News: Business will pay for personal data of clients – Expert

Small and medium-sized businesses can pay dearly for the implementation of amendments to the law “On Personal Data”. While the State Duma is considering the relevant amendments to the legislation, the public organization Opora Rossii, which supports entrepreneurs, has already calculated that if the amendments are adopted, additional costs for SMEs will reach 32.8 billion rubles a year.

Another 1.7 trillion rubles may cost equipment for connection to the system for detecting, preventing and eliminating the consequences of computer attacks (GosSOPKA). As Kommersant writes, the organization presented these figures in a letter sent by the executive director of Opora Rossii Andrey Shubin to the head of the State Duma Committee on Information Policy Alexander Khinshtein, who, in fact, is one of the authors of the amendment of the law in this area.

It will not be possible to shift costs to counterparties

According to the proposed amendments, all organizations must notify Roskomnadzor of cross-border transfers of personal data to countries “providing adequate protection of the rights of data subjects.” At the same time, the regulator may prohibit the sending of data ex post facto within thirty days after the application is submitted.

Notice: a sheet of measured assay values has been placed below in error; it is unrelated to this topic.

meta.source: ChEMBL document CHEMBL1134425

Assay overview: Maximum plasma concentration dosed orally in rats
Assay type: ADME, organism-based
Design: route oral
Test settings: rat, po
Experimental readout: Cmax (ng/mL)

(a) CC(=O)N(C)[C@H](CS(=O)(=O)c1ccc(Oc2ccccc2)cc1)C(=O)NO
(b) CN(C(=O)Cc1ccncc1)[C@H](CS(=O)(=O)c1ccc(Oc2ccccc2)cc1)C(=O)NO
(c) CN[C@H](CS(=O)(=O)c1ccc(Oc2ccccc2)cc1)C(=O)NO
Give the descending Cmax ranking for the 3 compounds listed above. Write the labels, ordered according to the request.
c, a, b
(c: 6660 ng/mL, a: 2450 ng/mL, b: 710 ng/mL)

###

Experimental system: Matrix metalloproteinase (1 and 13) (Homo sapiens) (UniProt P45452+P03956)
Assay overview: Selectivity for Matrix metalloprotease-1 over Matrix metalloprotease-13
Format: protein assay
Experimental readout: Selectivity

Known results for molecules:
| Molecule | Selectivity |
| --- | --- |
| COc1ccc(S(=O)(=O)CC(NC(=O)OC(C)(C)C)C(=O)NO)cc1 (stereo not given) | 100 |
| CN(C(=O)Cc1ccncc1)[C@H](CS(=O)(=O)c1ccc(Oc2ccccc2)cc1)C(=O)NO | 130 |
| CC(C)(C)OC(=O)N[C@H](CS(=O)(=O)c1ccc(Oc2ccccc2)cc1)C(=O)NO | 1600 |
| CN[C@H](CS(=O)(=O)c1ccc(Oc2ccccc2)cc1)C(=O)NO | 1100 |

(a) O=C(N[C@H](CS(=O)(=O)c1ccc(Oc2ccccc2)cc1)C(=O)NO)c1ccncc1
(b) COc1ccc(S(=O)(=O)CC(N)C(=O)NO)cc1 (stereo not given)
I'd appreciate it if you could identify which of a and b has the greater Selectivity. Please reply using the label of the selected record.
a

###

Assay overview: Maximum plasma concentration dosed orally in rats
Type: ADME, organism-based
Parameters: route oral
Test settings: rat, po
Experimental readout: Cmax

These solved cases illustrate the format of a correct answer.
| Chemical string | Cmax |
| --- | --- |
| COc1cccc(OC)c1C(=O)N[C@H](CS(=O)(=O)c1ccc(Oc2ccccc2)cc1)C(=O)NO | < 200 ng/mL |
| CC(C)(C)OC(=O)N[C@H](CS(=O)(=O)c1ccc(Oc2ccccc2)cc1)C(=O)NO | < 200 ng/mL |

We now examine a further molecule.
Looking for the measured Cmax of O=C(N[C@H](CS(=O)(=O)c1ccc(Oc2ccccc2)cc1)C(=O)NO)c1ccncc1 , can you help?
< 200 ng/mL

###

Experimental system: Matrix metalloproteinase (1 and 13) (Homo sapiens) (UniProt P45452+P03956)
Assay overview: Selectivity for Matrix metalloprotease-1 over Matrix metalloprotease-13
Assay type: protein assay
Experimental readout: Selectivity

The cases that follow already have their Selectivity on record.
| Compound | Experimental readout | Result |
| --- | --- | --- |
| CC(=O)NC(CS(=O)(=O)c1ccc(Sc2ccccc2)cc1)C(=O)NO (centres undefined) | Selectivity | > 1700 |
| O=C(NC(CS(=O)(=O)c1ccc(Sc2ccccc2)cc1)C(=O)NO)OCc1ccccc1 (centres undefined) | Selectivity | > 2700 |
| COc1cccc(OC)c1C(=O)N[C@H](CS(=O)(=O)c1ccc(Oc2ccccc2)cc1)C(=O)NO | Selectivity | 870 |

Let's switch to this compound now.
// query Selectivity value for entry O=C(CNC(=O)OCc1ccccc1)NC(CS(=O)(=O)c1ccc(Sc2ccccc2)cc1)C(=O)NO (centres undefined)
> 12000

The transfer of personal information to countries not included in the mentioned list, for example, to China, initially occurs only with permissions. The draft also obliges all personal data operators to be constantly connected to the GosSOPKA system. Now such a norm exists only for critical information infrastructure facilities (banks, telecom operators, and others).

At the same time, Opora Rossii is sure that the need to coordinate the transfer of data abroad “will complicate the conduct of foreign trade activities for small and medium-sized businesses, up to a complete stoppage of work due to administrative costs for preparing and sending such notifications.”